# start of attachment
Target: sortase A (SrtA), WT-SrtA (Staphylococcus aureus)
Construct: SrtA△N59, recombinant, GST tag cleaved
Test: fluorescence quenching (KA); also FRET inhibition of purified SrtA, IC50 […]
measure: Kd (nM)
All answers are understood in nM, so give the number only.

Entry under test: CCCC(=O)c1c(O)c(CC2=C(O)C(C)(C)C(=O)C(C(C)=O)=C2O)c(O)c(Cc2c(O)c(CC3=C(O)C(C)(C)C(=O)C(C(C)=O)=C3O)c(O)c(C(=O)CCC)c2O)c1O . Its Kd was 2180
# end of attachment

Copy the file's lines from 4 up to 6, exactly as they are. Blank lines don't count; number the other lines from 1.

measure: Kd (nM)
All answers are understood in nM, so give the number only.

Entry under test: CCCC(=O)c1c(O)c(CC2=C(O)C(C)(C)C(=O)C(C(C)=O)=C2O)c(O)c(Cc2c(O)c(CC3=C(O)C(C)(C)C(=O)C(C(C)=O)=C3O)c(O)c(C(=O)CCC)c2O)c1O . Its Kd was 2180